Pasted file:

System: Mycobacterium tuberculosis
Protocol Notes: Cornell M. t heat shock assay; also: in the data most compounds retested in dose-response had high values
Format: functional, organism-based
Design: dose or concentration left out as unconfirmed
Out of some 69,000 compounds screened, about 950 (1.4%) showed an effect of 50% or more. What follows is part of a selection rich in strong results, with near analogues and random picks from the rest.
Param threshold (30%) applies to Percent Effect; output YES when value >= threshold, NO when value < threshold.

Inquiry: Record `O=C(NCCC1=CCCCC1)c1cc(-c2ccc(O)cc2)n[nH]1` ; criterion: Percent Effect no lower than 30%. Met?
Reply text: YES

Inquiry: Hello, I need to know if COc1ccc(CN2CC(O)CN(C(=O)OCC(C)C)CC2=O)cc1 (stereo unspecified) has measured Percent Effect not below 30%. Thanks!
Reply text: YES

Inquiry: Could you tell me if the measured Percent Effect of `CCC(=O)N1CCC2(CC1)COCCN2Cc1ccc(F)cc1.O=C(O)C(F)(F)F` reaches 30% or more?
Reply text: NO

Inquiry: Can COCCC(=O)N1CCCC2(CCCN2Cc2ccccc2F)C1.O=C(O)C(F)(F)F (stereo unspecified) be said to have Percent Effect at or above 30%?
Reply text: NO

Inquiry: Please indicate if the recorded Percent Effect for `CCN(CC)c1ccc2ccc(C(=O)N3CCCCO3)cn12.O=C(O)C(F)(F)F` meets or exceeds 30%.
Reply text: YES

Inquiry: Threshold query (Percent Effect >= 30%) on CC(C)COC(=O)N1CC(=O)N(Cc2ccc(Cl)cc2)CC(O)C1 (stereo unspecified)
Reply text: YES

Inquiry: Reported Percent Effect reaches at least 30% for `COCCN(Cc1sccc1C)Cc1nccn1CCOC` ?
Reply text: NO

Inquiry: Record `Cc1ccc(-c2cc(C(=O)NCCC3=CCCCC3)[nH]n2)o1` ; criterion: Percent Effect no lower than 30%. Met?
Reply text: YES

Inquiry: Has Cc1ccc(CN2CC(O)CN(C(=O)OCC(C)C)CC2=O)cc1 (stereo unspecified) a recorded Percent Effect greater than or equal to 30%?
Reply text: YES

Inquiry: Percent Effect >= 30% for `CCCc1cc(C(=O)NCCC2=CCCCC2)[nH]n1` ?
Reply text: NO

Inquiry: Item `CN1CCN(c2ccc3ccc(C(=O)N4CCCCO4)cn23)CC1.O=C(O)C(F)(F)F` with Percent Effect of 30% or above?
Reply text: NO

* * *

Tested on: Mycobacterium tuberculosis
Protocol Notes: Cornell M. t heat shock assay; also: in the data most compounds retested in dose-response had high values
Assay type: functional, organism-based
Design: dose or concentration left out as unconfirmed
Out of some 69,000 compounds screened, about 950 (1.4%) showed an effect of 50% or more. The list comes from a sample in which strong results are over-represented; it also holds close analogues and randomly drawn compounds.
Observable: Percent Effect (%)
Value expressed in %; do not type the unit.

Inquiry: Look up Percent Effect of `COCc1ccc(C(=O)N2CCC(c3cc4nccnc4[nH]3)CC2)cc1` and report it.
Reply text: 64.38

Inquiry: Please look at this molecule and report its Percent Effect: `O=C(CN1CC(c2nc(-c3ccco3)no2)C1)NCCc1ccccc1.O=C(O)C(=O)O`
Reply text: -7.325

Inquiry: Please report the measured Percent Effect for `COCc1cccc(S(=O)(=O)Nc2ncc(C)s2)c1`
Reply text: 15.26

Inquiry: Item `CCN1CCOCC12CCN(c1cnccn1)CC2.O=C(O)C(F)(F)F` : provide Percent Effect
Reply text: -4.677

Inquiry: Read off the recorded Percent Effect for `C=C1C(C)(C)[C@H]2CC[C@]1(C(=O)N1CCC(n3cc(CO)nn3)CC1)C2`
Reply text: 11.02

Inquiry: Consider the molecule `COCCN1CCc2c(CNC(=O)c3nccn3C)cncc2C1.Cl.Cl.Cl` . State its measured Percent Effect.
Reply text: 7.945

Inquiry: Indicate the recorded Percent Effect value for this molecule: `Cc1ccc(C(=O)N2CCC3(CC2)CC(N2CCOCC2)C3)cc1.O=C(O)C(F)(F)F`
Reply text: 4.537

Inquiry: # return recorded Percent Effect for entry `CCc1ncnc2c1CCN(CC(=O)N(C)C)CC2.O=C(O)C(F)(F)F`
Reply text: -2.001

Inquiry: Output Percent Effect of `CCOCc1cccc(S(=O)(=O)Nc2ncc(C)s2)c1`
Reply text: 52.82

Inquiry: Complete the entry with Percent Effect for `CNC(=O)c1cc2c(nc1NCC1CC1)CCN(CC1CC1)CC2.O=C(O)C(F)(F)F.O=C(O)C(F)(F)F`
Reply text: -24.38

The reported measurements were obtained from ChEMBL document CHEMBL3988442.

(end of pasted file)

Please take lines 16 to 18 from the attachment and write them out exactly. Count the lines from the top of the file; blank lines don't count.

Reply text: YES

Inquiry: Threshold query (Percent Effect >= 30%) on CC(C)COC(=O)N1CC(=O)N(Cc2ccc(Cl)cc2)CC(O)C1 (stereo unspecified)
Reply text: YES